Changes won’t be made to state pot law to meet equity concerns from black aldermen, the bill’s sponsors say
The law’s authors say it includes important provisions to increase the number of people of color working in the industry.
Sponsors of the state law legalizing recreational pot said changes won’t be made to meet the demands of black aldermen seeking ways to bolster minority participation in the city’s cannabis industry.
The City Council’s 20-member Black Caucus has raised concerns over the utter lack of black ownership in the state’s pot business, and that existing operators will be the first to profit when recreational marijuana is legalized next year. Earlier this week, Mayor Lori Lightfoot said she would partner with them in seeking redress from the Illinois General Assembly.
But state Sens. Toi Hutchinson and Heather Steans, two sponsors of the overarching pot legislation that passed last spring and granted that head start to the current owners, stand by the law. They both said it contains measures to ensure equity in the industry moving froward.
“The equity provisions [were included] when we passed that initial bill,” said Hutchinson, an Olympia Fields Democrat who will soon become the state’s pot czar.
Following Tuesday’s whirlwind meeting of the City Council Zoning Committee, the Black Caucus introduced an ordinance that would prevent recreational pot businesses from operating in the city until July and held a press conference Wednesday to voice concerns over the lack of black representation in the industry.
Ald. Jason Ervin (28th), the caucus chair, complained that existing dispensary operators will have first crack at selling recreational weed, adding that none are black-owned. Flanked by fellow black aldermen, Ervin also bemoaned the “loopholes” that allow business owners seeking new licenses to earn credit on their applications for employing individuals who live in areas adversely affected by the drug war —even if the owners don’t meet that criteria.
“I don’t believe that truly is what social equity means. I think [it’s] about the ownership of people that look like the folks that are standing up here having an opportunity at the ownership level — not [to] be owned in part or just participating as workers,” Ervin told reporters before the full City Council approved the mayor’s amended dispensary zoning ordinance.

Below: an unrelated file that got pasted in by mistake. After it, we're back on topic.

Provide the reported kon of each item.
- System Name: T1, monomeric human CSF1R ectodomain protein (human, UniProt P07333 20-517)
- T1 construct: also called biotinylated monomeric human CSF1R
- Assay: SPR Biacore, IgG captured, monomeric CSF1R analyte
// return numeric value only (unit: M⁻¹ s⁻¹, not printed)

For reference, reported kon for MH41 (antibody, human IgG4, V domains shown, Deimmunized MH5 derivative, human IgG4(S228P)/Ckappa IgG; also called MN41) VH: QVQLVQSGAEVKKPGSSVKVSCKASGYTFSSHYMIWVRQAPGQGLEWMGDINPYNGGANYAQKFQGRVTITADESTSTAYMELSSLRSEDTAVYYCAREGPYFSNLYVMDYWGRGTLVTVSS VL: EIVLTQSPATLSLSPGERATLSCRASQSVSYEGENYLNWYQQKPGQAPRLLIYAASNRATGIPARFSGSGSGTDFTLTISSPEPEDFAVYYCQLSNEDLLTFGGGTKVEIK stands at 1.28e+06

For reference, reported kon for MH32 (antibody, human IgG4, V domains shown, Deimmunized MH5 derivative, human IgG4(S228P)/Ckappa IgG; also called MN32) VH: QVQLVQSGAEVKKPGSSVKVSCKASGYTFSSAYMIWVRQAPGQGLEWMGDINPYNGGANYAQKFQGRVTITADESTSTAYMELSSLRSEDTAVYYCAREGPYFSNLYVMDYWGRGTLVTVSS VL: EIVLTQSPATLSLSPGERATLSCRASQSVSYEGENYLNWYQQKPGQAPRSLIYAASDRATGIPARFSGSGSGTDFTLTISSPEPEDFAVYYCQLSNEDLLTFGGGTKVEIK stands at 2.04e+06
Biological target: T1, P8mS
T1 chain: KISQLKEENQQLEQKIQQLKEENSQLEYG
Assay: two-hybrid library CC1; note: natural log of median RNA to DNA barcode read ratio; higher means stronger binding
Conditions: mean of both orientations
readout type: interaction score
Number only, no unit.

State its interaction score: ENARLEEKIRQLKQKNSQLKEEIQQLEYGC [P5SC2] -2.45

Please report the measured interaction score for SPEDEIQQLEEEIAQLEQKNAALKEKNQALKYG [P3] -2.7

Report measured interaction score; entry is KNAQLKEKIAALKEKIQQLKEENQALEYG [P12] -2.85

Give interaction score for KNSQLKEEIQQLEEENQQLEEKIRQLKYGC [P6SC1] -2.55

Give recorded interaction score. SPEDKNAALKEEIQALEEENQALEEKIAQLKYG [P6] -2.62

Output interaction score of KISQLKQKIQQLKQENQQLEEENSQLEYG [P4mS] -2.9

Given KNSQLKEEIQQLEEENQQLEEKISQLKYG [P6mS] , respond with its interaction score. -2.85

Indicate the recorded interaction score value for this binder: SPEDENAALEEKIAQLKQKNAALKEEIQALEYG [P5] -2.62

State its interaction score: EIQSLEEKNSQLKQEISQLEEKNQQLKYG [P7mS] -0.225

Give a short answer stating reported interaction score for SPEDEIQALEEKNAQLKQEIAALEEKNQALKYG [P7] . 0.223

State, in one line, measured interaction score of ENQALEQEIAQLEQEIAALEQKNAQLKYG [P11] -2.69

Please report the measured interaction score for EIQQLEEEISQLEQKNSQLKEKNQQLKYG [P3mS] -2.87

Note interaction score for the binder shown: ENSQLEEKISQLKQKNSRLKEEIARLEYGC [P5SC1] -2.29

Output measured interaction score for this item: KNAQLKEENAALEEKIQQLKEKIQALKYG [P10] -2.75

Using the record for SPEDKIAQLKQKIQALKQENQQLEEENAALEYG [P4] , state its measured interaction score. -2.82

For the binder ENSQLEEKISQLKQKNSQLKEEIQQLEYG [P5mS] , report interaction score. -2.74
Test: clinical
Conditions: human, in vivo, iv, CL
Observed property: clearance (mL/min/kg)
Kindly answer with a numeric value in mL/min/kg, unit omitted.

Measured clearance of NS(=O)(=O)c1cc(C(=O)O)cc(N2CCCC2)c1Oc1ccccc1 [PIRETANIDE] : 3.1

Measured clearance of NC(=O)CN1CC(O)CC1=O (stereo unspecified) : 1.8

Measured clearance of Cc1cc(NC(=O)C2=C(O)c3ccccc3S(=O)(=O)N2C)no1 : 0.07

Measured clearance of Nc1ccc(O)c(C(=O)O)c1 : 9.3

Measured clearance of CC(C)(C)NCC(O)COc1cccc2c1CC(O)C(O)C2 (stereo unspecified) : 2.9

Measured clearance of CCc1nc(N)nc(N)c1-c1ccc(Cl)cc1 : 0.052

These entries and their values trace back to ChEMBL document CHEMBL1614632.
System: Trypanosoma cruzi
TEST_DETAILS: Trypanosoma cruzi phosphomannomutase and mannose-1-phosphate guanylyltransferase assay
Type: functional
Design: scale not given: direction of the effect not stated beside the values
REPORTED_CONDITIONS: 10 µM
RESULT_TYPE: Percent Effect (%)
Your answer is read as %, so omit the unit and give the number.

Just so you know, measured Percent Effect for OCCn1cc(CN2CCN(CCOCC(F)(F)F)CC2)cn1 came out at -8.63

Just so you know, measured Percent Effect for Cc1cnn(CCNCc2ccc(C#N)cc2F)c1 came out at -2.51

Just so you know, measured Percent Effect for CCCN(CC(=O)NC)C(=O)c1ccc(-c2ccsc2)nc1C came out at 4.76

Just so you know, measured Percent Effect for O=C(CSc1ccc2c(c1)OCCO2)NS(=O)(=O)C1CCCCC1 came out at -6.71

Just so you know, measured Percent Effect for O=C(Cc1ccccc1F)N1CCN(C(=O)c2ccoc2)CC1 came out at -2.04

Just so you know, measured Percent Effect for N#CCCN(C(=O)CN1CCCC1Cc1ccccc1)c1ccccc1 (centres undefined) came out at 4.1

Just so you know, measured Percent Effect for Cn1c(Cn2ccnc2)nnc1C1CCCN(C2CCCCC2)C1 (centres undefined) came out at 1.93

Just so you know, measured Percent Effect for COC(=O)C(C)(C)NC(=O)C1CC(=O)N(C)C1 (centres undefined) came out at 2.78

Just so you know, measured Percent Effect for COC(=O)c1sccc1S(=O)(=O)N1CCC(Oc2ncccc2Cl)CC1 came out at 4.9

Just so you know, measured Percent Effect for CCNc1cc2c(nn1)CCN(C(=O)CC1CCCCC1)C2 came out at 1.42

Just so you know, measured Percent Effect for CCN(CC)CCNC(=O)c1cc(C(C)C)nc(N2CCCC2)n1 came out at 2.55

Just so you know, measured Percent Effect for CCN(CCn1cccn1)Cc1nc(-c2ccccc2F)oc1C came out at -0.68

However, Hutchinson said that specific provision incentivizes the hiring of minority workers and is desperately needed.
“I wish I could say that our only issue is that we don’t have business owners,” said Hutchinson, who is a member of the Illinois Legislative Black Caucus. “That’s not our only issue. We also don’t have jobs. ... I want people to go to work, and we need people to go to work.”
Steans, a Chicago Democrat, noted that delaying the city’s start date for recreational sales, as the aldermen have proposed, could “undermine the actual work of getting social equity applicants in the door and getting more diverse businesses up and running.” That’s because dispensary application fees are needed to supply a development fund that will be used to offer grants, loans and technical assistance to equity candidates, she said.
Hutchinson and Steans both said it’s important to allow the cannabis industry to develop before Hutchinson publishes a mandated study by March 2021 that will probe whether there is discrimination in the industry and its possible effects on the state. Based on the results, a “sheltered market based on racial diversity” could be established, Steans said.
For now, Hutchinson said she’s open to working with the Black Caucus by offering insight and technical assistance.
“We’re not operating at cross purposes,” she said. “They’re gonna roll out their equity provisions in the city of Chicago and we hope they’re strong and stringent because that’s exactly the lens by which we view all of this.”